In many cases, this friction begins to happen before any formal diagnosis of hearing loss. Feelings of resentment may be worse when parties don’t know hearing loss is the core issue (or when the partner with hearing loss insists on ignoring their symptoms).

Advice for living with someone who has hearing loss

If hearing loss can cause so much conflict in a relationship, how can you live with someone who is dealing with hearing loss? This will only be an issue for couples who aren’t willing to establish new communication strategies. Here are a few of those strategies:

  • Encourage your partner to come in for a hearing exam: Your partner’s hearing loss can be managed with our help. Many areas of tension will fade away and communication will be more successful when hearing loss is well managed. Safety is also a concern with hearing loss because it can cause you to fail to hear the doorbell, phone, and smoke alarm. It may also be difficult to hear oncoming traffic. Your partner can get help managing any of these potential issues by scheduling an appointment with us.
  • Help your partner get used to their hearing aids: Perhaps you could do things like taking over the grocery shopping or other tasks that cause your partner stress. There also may be ways you can help your partner get accustomed to their hearing aids and we can assist you with that.
  • Try to communicate face-to-face as often as possible: For someone who has hearing loss, face-to-face communication can give lots of visual cues. You will be providing your partner with body language and facial cues. And with increased eye contact it will be easier to preserve concentration. By giving your partner more visual information to process they will have an easier time understanding what you mean.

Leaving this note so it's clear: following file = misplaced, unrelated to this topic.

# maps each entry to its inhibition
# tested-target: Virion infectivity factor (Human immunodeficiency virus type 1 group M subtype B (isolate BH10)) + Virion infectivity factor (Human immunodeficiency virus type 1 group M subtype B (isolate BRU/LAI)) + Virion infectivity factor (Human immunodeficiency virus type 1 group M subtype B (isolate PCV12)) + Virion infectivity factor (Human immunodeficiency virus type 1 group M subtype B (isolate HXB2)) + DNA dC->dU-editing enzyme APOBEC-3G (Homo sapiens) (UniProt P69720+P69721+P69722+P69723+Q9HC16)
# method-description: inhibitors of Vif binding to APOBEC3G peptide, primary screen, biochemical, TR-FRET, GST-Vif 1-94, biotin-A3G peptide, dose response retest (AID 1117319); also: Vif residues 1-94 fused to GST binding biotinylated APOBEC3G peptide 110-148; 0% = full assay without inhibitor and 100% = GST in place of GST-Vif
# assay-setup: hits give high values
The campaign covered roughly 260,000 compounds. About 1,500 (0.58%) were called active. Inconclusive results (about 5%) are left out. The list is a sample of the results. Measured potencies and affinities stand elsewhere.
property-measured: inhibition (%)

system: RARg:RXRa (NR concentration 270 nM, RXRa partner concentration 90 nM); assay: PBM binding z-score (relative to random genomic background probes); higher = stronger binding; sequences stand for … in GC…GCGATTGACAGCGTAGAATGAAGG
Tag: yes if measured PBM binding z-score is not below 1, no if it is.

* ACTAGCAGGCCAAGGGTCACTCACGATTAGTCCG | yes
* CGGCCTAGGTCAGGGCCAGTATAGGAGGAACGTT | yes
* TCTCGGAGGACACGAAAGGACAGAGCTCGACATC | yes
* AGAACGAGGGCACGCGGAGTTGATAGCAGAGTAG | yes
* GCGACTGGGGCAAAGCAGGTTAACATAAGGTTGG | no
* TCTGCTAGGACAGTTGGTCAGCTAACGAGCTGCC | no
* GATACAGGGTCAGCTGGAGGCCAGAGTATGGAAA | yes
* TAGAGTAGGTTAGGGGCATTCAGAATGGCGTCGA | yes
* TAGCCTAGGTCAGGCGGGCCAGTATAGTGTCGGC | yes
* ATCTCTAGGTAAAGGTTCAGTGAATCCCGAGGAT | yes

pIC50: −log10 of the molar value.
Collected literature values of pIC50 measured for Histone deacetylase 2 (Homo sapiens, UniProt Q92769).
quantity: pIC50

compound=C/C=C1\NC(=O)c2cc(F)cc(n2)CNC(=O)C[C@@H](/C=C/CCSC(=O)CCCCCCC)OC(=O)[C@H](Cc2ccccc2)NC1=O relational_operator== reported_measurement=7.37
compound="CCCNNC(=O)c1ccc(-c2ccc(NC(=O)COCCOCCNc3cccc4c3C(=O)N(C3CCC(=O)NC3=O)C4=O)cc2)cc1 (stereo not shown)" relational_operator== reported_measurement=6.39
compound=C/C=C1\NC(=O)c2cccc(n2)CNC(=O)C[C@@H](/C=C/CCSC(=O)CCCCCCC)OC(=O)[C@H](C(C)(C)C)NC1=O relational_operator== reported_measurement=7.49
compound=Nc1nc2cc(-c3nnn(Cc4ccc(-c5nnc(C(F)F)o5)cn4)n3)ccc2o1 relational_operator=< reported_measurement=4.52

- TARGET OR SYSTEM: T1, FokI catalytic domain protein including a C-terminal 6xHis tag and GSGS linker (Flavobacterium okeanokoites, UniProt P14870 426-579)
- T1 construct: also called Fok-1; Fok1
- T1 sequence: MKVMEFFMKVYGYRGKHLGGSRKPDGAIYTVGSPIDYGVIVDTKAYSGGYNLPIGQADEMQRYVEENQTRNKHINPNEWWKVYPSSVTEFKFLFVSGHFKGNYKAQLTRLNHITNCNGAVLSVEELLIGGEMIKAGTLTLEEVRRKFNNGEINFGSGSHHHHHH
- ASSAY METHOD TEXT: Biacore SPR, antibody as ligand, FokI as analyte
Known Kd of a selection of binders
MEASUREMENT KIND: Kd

• When you repeat what you said, try utilizing different words: When your partner doesn’t understand what you said, you will normally try repeating yourself. But try changing the words you use instead of using the same words. Hearing loss can affect some frequencies of speech more than others, which means some words may be more difficult to understand (while others are easier). Your message can be strengthened by changing the words you use.
  • Patience: This is especially true when you know that your partner is dealing with hearing loss. You might need to change the way you talk, like raising your volume for example. It might also be necessary to speak in a slower cadence. This kind of patience can be challenging, but it can also dramatically improve the effectiveness of your communication.

What happens after you get diagnosed?

A hearing test is a fairly simple, non-invasive experience. Typically, you will simply put on a pair of headphones and listen for specific tones. But a hearing loss diagnosis can be a significant step to more successfully managing symptoms and relationships.

Take the hearing loss related tension out of your relationship by encouraging your partner to come see us for a hearing examination.

The site information is for educational and informational purposes only and does not constitute medical advice. To receive personalized advice or treatment, schedule an appointment.